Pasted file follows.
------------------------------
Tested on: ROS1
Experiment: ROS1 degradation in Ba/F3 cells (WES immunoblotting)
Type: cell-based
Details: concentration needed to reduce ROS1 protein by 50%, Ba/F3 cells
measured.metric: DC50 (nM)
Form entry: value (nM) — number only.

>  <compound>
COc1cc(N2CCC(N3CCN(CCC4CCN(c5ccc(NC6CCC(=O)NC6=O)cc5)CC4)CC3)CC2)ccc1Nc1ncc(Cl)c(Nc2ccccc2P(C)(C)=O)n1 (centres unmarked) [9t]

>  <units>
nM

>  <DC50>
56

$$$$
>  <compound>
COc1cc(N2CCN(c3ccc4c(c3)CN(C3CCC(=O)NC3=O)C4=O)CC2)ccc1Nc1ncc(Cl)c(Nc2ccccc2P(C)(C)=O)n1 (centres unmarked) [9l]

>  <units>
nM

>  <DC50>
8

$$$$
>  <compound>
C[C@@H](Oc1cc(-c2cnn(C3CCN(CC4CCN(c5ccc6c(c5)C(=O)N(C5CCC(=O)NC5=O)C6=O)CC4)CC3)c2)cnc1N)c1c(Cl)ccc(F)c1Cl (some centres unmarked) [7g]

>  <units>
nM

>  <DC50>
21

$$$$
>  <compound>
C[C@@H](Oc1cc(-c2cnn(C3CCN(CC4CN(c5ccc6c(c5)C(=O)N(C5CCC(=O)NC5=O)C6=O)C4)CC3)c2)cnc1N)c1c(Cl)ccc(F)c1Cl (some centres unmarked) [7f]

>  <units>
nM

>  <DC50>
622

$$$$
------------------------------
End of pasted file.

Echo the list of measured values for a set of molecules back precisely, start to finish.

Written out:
Tested on: ROS1
Experiment: ROS1 degradation in Ba/F3 cells (WES immunoblotting)
Type: cell-based
Details: concentration needed to reduce ROS1 protein by 50%, Ba/F3 cells
measured.metric: DC50 (nM)
Form entry: value (nM) — number only.

>  <compound>
COc1cc(N2CCC(N3CCN(CCC4CCN(c5ccc(NC6CCC(=O)NC6=O)cc5)CC4)CC3)CC2)ccc1Nc1ncc(Cl)c(Nc2ccccc2P(C)(C)=O)n1 (centres unmarked) [9t]

>  <units>
nM

>  <DC50>
56

$$$$
>  <compound>
COc1cc(N2CCN(c3ccc4c(c3)CN(C3CCC(=O)NC3=O)C4=O)CC2)ccc1Nc1ncc(Cl)c(Nc2ccccc2P(C)(C)=O)n1 (centres unmarked) [9l]

>  <units>
nM

>  <DC50>
8

$$$$
>  <compound>
C[C@@H](Oc1cc(-c2cnn(C3CCN(CC4CCN(c5ccc6c(c5)C(=O)N(C5CCC(=O)NC5=O)C6=O)CC4)CC3)c2)cnc1N)c1c(Cl)ccc(F)c1Cl (some centres unmarked) [7g]

>  <units>
nM

>  <DC50>
21

$$$$
>  <compound>
C[C@@H](Oc1cc(-c2cnn(C3CCN(CC4CN(c5ccc6c(c5)C(=O)N(C5CCC(=O)NC5=O)C6=O)C4)CC3)c2)cnc1N)c1c(Cl)ccc(F)c1Cl (some centres unmarked) [7f]

>  <units>
nM

>  <DC50>
622

$$$$